One such word is halal, which, as we Muslims know, means "that which is allowed, permitted or permissible, legal, licit, legitimate." But did you know that it also means "to loosen a knot?"
Hallun originally meant to untie a knot. In Surah Ta Ha, 20:27, Moses (pbuh) asks Allah (swt) to "loosen the knot from my tongue." Apparently, Moses (pbuh) was a stutterer, and was asking for Allah's (swt) help in order to be able to speak more clearly when facing off against Pharaoh.
Halaltu was used to express the idea of untying knots of the luggage to stop on a journey. Likewise, the second half of verse Ibrahim 14:28 (wa ahallu qawmahum darul bawaar) meant that the kufran caused their people to alight in the house of perdition:
Hast thou not turned thy vision to those who have changed the favor of Allah into blasphemy and caused their people to descend to the House of Perdition?-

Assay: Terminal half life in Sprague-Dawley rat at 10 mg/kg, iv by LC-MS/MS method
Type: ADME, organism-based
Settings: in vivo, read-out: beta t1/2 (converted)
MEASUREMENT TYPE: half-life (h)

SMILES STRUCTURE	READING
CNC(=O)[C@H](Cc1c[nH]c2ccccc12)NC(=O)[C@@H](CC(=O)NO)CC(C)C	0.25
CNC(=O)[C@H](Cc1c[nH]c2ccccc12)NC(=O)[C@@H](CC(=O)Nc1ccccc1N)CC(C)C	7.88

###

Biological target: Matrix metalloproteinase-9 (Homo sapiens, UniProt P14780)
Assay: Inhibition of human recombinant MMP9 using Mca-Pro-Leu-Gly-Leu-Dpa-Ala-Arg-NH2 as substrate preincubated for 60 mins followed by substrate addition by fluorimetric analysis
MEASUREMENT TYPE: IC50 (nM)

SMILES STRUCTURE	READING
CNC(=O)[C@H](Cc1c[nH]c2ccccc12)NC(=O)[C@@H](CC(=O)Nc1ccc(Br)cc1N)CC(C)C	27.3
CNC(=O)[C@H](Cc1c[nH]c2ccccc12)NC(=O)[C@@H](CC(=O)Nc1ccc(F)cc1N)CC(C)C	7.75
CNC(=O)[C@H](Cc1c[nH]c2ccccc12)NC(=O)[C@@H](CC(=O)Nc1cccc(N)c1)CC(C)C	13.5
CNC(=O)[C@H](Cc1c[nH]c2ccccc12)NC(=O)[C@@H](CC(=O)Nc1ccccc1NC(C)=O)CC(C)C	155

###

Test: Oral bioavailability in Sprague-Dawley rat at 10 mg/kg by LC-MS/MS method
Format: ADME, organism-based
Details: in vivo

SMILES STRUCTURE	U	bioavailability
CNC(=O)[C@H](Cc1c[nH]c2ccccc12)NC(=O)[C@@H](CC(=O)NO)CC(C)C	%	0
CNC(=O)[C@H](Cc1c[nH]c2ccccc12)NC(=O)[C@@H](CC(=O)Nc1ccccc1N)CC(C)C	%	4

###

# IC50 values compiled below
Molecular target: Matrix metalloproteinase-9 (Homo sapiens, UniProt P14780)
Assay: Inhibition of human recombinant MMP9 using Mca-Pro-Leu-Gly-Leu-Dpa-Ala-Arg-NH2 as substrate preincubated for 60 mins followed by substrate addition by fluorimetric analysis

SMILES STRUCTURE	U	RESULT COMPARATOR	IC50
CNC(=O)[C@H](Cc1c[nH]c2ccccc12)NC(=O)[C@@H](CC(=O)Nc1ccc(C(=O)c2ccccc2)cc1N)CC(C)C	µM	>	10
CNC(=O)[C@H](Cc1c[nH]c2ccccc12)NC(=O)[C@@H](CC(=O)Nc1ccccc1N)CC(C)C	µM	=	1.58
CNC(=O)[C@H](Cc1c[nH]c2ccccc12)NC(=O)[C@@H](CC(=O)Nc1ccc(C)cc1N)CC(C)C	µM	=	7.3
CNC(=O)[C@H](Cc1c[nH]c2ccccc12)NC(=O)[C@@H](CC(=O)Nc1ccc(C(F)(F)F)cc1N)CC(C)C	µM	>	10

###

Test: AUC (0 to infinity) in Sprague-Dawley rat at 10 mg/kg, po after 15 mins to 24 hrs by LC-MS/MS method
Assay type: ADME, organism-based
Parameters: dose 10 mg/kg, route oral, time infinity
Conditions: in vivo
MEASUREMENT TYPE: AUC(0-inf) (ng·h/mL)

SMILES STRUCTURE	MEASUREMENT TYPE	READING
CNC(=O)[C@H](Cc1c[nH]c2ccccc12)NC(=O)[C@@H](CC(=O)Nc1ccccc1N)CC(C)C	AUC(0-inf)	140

Likewise, someone who unties his ahraam after the hajj is said to have become halal: "But when ye are clear of the sacred precincts and of pilgrim garb (wa idha halaltum), ye may hunt..." (fas-Taadoo; see Surah al-Ma'idah 5:2).
Another passage that refers to halal is Surah al-Ahzab 33:50, which reads in part, "We have made lawful to thee thy wives..." (inna ahlalna laka azwajaka). The husband is haleel and the wife haleela. They are haleels to one another.
So how does halal relate to food? While halal-uqdah means untying (i.e., solving) a (problematic) knot, the expression metaphorically refers to the slaughtering of an animal when the "knot" of its neck is "untied," thus becoming permissible to eat.
(Based upon pp. 141-42 of Muhammad Umar Chand's book, Halal and Haram: The Prohibited and the Permitted Foods and Drinks According to Jewish, Christian and Muslim Scriptures.)